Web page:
Crime scene investigators work after a suicide bomb attack at a mosque in Sanaa, Friday, March 20, 2015. Reuters/Mohamed al-Sayaghi

Two major Shiite mosques in Yemen’s capital Sanaa were filled with worshippers on Friday afternoon, the holiest day of the week in Islam, when at least four suicide bombers detonated their explosives, killing at least 142 people. It was one of the deadliest attacks in the country’s recent history. Yemen’s ruling Houthi group, which is Shiite, has enemies in both al Qaeda and the Islamic State group, both of whom could have played a role in Friday’s attack.

The simultaneous suicide bombings in the Badr and Hashoosh mosques also killed a prominent Houthi cleric, indicating the perpetrators wanted to strike at the top of Houthi hierarchy. Hours after the attack, a statement was disseminated through social media accounts affiliated with the Islamic State group, claiming responsibility for the blasts. If the claim is authentic, this would be the first ISIS attack in Yemen, where al Qaeda in the Arabian Peninsula has been the dominant Sunni jihadist group for years.

“AQAP has capabilities and knowhow, based on longstanding experience. AQAP has always targeted the security apparatus,” said Peter Knoope, an associate fellow at International Center for Counter-Terrorism, an independent think tank based in The Hague. “This is anti-Houthi, which is a different agenda.”

The statement accused the Houthis of being “polytheists” and condemned the group’s ties to the Shiite regime in Iran. The language, formatting and timing of its release is strikingly similar to the ISIS statement released Thursday claiming responsibility for the shooting at Tunisia’s Bardo Museum. Yet, neither document bore the ISIS flag, which appears in most of ISIS propaganda and official statements.

Both statements included inaccurate details about the attacks. Although ISIS propaganda has a penchant for amplifying their successes, the group has not been known to officially report lies. Thursday’s document claimed the "knights of the State of the Caliphate" carried out the Tunisian shooting but only mentions Abu Zakaria al Tunisi and Abu Anas al Tunisi, Tunisian ISIS and al Qaeda members who were killed before the attack. As for Yemen, the ISIS claim stated that five “soldiers of the Khalifa,” or caliph, carried out the bombings, but the presence of only four has been confirmed.

The unusual statement, coupled with the fact that AQAP has the highest capability of any group in Yemen to carry out an attack on this scale, raises questions about the authenticity of the ISIS claim. AQAP’s strength has long been in its ability and creativity when it comes to making bombs. On the group’s roster of bomb makers is Ibrahim al-Asiri, a Saudi national responsible for making the device used by the so-called underwear bomber, Umar Farouk Abdulmutallab, in 2009. A year later, AQAP claimed responsibility for a printer cartridge bomb sent to the U.S. in the mail.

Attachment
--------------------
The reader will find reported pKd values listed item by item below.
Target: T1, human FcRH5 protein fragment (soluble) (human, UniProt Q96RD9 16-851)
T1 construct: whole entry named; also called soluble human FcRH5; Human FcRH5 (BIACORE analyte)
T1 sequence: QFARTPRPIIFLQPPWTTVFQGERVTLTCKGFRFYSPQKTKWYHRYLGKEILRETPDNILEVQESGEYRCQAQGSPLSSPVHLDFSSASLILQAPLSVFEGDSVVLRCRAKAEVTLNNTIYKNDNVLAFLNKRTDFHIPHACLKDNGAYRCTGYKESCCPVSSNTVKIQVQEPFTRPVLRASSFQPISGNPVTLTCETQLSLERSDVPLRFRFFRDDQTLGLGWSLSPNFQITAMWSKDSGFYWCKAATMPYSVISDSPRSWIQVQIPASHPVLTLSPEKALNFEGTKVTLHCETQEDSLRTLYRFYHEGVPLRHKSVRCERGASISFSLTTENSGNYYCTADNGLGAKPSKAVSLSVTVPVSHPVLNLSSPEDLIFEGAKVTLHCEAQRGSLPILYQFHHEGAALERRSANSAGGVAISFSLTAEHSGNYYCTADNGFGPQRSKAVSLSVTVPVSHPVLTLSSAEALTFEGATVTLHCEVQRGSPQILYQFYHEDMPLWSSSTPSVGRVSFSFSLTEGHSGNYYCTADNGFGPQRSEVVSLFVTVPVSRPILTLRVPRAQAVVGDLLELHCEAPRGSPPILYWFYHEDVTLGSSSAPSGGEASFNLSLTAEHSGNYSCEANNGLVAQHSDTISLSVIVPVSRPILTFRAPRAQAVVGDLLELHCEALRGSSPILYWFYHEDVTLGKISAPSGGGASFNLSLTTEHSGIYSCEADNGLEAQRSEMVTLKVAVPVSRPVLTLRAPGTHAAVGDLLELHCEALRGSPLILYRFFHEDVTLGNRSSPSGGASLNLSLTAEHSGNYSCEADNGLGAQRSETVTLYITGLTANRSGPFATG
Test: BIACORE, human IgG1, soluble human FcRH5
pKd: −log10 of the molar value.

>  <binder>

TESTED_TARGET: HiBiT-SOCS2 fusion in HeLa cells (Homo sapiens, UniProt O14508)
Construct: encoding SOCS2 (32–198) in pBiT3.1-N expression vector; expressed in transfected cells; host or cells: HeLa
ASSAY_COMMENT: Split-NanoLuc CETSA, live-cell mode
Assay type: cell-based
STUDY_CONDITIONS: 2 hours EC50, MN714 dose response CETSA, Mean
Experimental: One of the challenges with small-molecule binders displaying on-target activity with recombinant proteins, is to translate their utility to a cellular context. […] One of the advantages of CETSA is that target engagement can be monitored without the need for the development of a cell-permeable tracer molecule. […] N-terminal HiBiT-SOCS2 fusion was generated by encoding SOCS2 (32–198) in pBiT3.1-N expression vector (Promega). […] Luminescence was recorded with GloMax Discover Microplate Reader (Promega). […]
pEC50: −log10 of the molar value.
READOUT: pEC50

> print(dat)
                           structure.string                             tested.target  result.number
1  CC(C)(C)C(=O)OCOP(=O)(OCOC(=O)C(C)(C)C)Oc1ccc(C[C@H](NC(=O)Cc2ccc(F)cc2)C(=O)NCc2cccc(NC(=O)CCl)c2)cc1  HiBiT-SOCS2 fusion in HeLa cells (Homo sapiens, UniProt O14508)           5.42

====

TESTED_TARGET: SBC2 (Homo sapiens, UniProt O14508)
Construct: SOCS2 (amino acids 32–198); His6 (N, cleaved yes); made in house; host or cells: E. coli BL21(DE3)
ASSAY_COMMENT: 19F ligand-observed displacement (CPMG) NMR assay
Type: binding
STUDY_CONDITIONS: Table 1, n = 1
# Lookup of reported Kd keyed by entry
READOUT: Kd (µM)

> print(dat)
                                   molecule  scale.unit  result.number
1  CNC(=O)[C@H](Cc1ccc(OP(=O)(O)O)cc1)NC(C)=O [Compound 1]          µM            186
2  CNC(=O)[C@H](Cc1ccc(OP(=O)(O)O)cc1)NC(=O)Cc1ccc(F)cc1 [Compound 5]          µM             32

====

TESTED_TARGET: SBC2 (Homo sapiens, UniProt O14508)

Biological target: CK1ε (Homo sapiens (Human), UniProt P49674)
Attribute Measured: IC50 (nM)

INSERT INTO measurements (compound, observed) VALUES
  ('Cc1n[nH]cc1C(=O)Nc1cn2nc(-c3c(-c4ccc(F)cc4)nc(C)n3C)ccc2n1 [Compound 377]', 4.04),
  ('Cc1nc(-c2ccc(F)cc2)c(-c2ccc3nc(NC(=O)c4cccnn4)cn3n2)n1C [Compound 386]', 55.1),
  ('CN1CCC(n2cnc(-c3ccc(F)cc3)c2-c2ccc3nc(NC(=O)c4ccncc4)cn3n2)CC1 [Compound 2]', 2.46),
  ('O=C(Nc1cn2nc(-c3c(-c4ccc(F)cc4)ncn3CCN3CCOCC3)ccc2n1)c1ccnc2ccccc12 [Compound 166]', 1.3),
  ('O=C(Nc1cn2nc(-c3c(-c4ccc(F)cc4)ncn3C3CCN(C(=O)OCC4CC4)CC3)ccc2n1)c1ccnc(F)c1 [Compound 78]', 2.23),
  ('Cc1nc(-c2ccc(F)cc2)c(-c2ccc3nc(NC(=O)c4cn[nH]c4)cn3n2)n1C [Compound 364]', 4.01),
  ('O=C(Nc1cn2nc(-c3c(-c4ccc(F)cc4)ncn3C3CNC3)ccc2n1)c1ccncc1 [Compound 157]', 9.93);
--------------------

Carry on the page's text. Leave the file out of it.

The suicide bombers that detonated inside the two mosques on Friday had to be equally inventive, as the mosques had heavy security that included full body checks. At least one of the attackers concealed his explosive inside a leg cast, a surefire way to sneak past security.

Last year, ISIS released a video declaring that the caliphate had expanded to several countries including Yemen, as well Saudi Arabia, Libya and Algeria. At that time, the group had no significant presence in any of those countries and even now, only Libya has been declared an official ISIS wilayat (province).

“They’re all the same, anyone can put a statement online. They are all one. Just terrorists and criminals,” said Hussain al-Bukhaiti, a pro-Houthi translator and journalist with familial ties to the group. Al-Bukhaiti told IBTimes that he lost friends in the attack. “Doesn’t it seem strange to you that ISIS was created over a night? (sic). And then got bombs and suicide [attackers] and attacked?”

Conquering Yemen seems like an impossible ambition for ISIS, as its rival AQAP is considered to be one al Qaeda’s strongest branches and one of ISIS’ loudest adversaries among Muslim extremists. But AQAP has been weakened, under attack from the Houthis for the past year, and several members reportedly defected from the group to join ISIS last month.

The Houthi rebels seized the capital last year and forced U.S.-backed President Abed Rabbo Mansour Hadi to step down in January. Since then, the group has been involved in a fierce campaign to push out AQAP in order to boost its claim of being the only group able to improve quality of life for the average Yemeni. The Houthis say Friday’s attack was a response to the recent, fierce crackdown on al Qaeda militants in Yemen.

“Today, we emphasize that it is important to complete the revolutionary steps,” Houthi spokesman Mohammed Abdulsalam wrote in a statement posted to his Facebook page after the attacks. “To keep the people’s revolution going and protect their rights, security and stability. It has become clear that they seek to disrupt the political solutions in the dialogues.”

The suicide bombers’ identities are still not known, but according to one analyst, the group behind the attack matters much less than the target.

“Yemen has entered a new phase and has become part of a bigger agenda in the region,” said Knoope. “In that sense today's events fit in the larger picture that is emerging.”